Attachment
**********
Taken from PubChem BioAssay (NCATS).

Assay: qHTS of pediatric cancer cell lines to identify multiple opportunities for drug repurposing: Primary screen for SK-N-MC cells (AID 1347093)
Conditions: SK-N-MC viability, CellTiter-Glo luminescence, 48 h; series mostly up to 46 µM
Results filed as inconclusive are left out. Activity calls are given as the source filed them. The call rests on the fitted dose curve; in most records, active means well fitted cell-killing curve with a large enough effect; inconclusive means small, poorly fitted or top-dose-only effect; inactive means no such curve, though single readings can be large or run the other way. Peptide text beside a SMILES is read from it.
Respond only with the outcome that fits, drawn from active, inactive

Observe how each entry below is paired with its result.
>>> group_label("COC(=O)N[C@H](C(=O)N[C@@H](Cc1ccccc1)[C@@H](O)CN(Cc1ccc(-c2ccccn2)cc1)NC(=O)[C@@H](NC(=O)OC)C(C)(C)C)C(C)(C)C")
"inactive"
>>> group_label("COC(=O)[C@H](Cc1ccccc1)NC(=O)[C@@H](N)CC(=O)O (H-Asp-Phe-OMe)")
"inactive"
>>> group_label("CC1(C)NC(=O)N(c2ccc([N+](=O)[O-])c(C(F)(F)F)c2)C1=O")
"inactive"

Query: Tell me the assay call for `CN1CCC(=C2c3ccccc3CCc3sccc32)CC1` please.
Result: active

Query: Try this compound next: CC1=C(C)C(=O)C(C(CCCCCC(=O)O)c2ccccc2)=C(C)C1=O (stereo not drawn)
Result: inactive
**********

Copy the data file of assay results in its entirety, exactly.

Taken from PubChem BioAssay (NCATS).

Assay: qHTS of pediatric cancer cell lines to identify multiple opportunities for drug repurposing: Primary screen for SK-N-MC cells (AID 1347093)
Conditions: SK-N-MC viability, CellTiter-Glo luminescence, 48 h; series mostly up to 46 µM
Results filed as inconclusive are left out. Activity calls are given as the source filed them. The call rests on the fitted dose curve; in most records, active means well fitted cell-killing curve with a large enough effect; inconclusive means small, poorly fitted or top-dose-only effect; inactive means no such curve, though single readings can be large or run the other way. Peptide text beside a SMILES is read from it.
Respond only with the outcome that fits, drawn from active, inactive

Observe how each entry below is paired with its result.
>>> group_label("COC(=O)N[C@H](C(=O)N[C@@H](Cc1ccccc1)[C@@H](O)CN(Cc1ccc(-c2ccccn2)cc1)NC(=O)[C@@H](NC(=O)OC)C(C)(C)C)C(C)(C)C")
"inactive"
>>> group_label("COC(=O)[C@H](Cc1ccccc1)NC(=O)[C@@H](N)CC(=O)O (H-Asp-Phe-OMe)")
"inactive"
>>> group_label("CC1(C)NC(=O)N(c2ccc([N+](=O)[O-])c(C(F)(F)F)c2)C1=O")
"inactive"

Query: Tell me the assay call for `CN1CCC(=C2c3ccccc3CCc3sccc32)CC1` please.
Result: active

Query: Try this compound next: CC1=C(C)C(=O)C(C(CCCCCC(=O)O)c2ccccc2)=C(C)C1=O (stereo not drawn)
Result: inactive